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Chris Forsyth & the Solar Motel Band: The Rarity of Experience [Slipcase] *

Track List

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Album Notes

Recording information: Chicago (12/30/2014-10/22/2015); The Seaside Lounge, Brooklyn (12/30/2014-10/22/2015); Uniform Recordings, Philadelphia (12/30/2014-10/22/2015); Weights and Measures Soundlab, Kansas City (12/30/2014-10/22/2015).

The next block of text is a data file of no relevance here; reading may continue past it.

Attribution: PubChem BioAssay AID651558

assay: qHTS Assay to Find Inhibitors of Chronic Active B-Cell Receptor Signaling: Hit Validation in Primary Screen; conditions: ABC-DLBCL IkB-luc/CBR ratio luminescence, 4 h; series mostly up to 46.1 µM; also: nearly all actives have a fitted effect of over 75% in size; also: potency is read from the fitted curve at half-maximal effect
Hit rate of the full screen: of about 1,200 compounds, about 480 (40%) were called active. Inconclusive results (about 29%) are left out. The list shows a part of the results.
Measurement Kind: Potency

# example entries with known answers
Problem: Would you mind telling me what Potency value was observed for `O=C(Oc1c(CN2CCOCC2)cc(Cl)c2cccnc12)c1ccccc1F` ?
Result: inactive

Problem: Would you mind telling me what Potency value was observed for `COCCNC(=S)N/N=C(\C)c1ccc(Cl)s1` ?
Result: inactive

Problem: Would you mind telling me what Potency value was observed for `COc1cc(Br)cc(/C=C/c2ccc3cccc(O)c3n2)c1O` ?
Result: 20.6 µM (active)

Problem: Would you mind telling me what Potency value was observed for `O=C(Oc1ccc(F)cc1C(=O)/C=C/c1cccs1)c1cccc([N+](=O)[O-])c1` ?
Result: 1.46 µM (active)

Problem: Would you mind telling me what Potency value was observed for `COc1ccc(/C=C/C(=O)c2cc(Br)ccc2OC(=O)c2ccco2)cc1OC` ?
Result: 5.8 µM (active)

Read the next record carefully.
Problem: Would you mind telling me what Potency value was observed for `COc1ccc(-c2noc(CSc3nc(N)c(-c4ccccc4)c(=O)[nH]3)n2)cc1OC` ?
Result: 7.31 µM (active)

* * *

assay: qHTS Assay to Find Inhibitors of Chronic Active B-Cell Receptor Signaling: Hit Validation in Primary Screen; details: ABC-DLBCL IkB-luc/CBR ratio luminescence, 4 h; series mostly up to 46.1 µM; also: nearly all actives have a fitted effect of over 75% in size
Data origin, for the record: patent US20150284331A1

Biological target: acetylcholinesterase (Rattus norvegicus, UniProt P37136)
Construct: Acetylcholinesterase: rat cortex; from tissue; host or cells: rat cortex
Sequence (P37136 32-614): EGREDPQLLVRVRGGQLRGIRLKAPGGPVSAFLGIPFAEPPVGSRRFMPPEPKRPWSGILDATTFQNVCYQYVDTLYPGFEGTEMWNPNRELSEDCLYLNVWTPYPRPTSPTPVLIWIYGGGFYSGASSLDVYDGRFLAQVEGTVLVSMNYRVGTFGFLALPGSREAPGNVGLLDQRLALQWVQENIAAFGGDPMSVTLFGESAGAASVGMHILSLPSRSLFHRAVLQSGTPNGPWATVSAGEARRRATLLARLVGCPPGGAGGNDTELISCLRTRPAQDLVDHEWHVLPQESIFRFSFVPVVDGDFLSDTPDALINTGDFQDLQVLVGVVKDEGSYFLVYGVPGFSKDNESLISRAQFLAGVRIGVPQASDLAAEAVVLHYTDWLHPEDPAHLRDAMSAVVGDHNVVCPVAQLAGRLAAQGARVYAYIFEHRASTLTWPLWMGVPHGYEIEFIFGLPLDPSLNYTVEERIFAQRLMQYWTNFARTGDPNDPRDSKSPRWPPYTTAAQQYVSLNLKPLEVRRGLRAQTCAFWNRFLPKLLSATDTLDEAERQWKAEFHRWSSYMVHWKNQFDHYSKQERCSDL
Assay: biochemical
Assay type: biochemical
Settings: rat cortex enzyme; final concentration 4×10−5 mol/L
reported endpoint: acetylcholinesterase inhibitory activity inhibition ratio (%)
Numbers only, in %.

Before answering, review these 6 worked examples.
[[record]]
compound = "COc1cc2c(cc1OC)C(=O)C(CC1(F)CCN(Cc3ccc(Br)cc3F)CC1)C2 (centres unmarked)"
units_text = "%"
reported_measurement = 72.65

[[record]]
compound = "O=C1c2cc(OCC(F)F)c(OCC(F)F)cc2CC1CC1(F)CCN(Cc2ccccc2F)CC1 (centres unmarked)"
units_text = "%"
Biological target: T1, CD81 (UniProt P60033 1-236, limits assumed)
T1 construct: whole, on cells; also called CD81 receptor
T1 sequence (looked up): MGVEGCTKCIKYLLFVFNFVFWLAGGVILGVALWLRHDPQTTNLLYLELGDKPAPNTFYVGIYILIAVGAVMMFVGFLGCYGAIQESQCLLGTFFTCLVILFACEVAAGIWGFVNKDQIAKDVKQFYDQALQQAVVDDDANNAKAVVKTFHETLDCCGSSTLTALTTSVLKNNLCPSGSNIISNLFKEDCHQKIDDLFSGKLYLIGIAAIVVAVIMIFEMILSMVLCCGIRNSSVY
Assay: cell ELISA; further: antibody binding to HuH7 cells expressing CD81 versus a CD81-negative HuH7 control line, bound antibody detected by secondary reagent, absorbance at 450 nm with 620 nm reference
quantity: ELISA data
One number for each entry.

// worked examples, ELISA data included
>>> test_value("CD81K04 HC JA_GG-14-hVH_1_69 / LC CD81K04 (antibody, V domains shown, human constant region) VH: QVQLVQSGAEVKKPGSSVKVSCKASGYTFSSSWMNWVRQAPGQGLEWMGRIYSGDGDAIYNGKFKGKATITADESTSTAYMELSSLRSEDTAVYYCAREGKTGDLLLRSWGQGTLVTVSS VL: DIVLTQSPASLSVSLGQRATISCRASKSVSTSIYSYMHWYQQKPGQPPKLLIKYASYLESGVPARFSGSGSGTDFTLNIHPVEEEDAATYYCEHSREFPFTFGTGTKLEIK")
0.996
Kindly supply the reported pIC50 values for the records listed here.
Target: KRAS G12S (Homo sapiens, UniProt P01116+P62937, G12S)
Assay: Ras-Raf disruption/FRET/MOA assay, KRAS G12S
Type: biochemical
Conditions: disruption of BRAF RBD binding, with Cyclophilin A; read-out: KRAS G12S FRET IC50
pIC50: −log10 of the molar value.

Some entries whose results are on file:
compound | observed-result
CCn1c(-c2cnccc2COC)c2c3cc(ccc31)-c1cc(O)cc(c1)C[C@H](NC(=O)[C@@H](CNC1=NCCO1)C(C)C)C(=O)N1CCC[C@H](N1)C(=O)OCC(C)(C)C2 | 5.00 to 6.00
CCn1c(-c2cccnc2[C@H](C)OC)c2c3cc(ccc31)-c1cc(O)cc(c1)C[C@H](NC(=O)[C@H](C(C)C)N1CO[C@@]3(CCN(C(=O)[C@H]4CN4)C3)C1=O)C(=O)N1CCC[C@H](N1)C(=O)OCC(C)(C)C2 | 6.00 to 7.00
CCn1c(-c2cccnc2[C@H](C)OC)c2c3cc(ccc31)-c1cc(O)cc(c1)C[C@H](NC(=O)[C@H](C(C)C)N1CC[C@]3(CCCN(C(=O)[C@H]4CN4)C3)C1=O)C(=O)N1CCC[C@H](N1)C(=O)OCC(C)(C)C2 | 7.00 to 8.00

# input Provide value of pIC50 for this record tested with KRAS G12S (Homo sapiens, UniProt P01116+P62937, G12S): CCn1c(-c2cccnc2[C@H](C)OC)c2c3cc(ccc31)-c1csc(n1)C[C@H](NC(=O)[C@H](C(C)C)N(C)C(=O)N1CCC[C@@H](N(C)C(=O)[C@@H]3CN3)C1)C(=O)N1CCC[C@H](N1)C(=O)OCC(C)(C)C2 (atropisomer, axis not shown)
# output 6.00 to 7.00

On his second studio album co-credited to the Solar Motel Band, former Peeesseye guitarist Chris Forsyth sprawls out while penning some of his most melodic, accessible songs. Joined here by bass guitarist Peter Kerlin, additional guitarist Nick Millevoi, drummer Steven Urgo, and keyboard player Shawn E. Hansen, along with a few guests, Forsyth combines the rustic with the cosmic, showing focus and restraint on the more rootsy songs and branching out on the lengthier jams, particularly on the album's second disc. "Anthem I" begins the album with sizzling synthesizer textures by Jaime Fennelly (who records solo electronic music as Mind Over Mirrors), warming up for the song's rollicking second part, which showcases Forsyth's heroic guitar prowess, guided by Urgo's thundering yet agile drumming. On the album's title track (which also comes in two parts), Forsyth channels his earthly woes, singing about confusion and losing friends due to miscommunication, over music reminiscent of Television but a bit more spaced-out, with droning keyboards and conga drums. Ten-minute instrumental "High Castle Rock" has a much brighter tone, exuberantly cruising a locked train-like rhythm but still sounding loose and free; Urgo embellishes with crashing drum fills, and the guitarists take a few sonic detours without straying off track. The album's highlight is the dreamy, Tortoise-like "Harmonious Dance," which is a drastic comedown from the ecstatic "High Castle Rock," but its gorgeous melody and soft, graceful drumming provide the album with its most resonant moments. The album's second disc revisits selections from Forsyth's 2012 solo album Kenzo Deluxe, adding seedy horns and warped delay effects to the languid midtempo groove "The First Ten Minutes of Cocksucker Blues" and the sparse, airy lament "Boston Street Lullaby." The album ends with a solemn, stately take on Richard Thompson's "The Calvary Cross," concentrating on the straightforward delivery of the song's gripping lyrics before ending up at an epic (yet not bombastic) guitar solo. It's worth noting that the album is adorned with typically excellent artwork by the fantastic visual artist Robert Beatty (Three Legged Race, Burning Star Core, Hair Police), who paints surreal, fluid abstractions of nature, space, and the human body that nicely complement the tone of the music. ~ Paul Simpson



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